Tuesday, July 20, 2010
Yes, that’s exactly what I said — or, more accurately, bugled early yesterday afternoon from atop Saddle Mountain after an arduous two-and-a-half mile hike with my wife and son through mist and fog to the rocky summit. Beginning from the mossy parking lot seven miles off the main road, the ascent is a little over 1,600 feet — a climb steep enough to defeat casual hikers, especially above the tree line where the path is steepest and held in place by a wire mesh. Even in the fifty-degree air, I was soaked with sweat to the skin. The kid, of course, nearly sprinted his way up. His mother, also in excellent condition, followed, glancing occasionally over her shoulder to see if I’d had a heart attack. During one of our rests, not far from the top, I did say that I thought Saddle Mountain would be a fine place to keel over and die. But I thought better of it because of the inconvenience involved.
We saw wild roses, ethereal birches, fallen trees and rotting stumps bearded with tender plant life. Wildflowers scented the air. The view from the top, which, on a clear day, takes in the Pacific Ocean to the west and several Cascade volcanoes to the east, was completely obscured by blowing fog. Now and again, a nearby mountaintop appeared, then disappeared, well defined in a brief glimpse of blue.
There was a simple white cross just beyond the railing where someone, apparently, had taken a fatal step. Two sweaty and puffing young women had arrived before us. And before them, a couple of young men, who were sitting at a simple wooden table. Everyone was catching their breath and hoping the fog would clear. Then we were left alone, the three of us. That’s when I uttered my cry of Fevoop! — because I’m crazy, but, more importantly, in memory of my father and his Uncle Archie, who used to refer to Dad as a wise old elk, followed by a Fevoop! that set the sternum vibrating and made all things seem possible.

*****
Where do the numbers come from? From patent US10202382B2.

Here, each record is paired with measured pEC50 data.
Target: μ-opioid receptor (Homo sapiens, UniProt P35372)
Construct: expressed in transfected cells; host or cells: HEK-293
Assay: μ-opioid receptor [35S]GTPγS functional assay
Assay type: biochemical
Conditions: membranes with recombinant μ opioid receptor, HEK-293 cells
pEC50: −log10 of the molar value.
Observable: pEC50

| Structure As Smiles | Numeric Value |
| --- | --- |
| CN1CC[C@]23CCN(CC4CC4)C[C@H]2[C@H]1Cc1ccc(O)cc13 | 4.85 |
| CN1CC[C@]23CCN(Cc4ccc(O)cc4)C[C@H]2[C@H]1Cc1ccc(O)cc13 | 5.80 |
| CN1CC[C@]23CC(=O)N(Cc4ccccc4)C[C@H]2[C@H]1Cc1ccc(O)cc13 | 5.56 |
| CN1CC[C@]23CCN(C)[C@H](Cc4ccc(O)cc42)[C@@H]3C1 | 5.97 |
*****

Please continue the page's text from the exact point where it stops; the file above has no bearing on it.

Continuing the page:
And, damn it, they were possible. They still are.
And here the sweet riddle of my dedication in No Time to Cut My Hair is finally revealed:
For Archie, Kirk, Willie, and Al — wise old elks and lovers of bullfrogs
Archie being Dad’s uncle, a painter, and poet; Kirk his opera-loving brother; Willie Saroyan their famous writer-cousin; and Al, the man who taught me, among countless other things, that honesty cannot, must not be compromised.
Once upon a time, in a world long gone and ever present, Archie, Dad, and I drifted down the Kings River in our twelve-foot aluminum boat, fishing. The high banks were lined with eucalyptus, leaves from which drifted and swirled near us on the water’s surface. And from somewhere, hidden in the shade beside a deep pool, a bullfrog called. Hearing it, Archie stomped his foot against the bottom of the boat, causing the frog to jump into the water. A simple happening, yet one that immediately entered the realm of memory and lore.
I am who I am by just such manner of holy accident. I am the frog just as it lands. I am the splash. I am a puff of smoke from Archie’s cigar. I am his laugh, his curse, and his paint-stained shirt. I am the fatal step, the abyss, and the feeble wind-worn cross.
Halfway down, we met a man and his wife on their way up. The man, a little older than me and less determined, said, “Did you make it to the top?”
I said, “Why, don’t we look like it?”
He quickly studied my wet, tangled hair and beard and laughed.
They were nice people. But there was no way in hell they were going to make it. And then I thought, One step among these flowers, one caress of these ferns, one deep breath, is enough.
And I will remember them as well. Maybe not as long, maybe not in the same way, but as fellow travelers.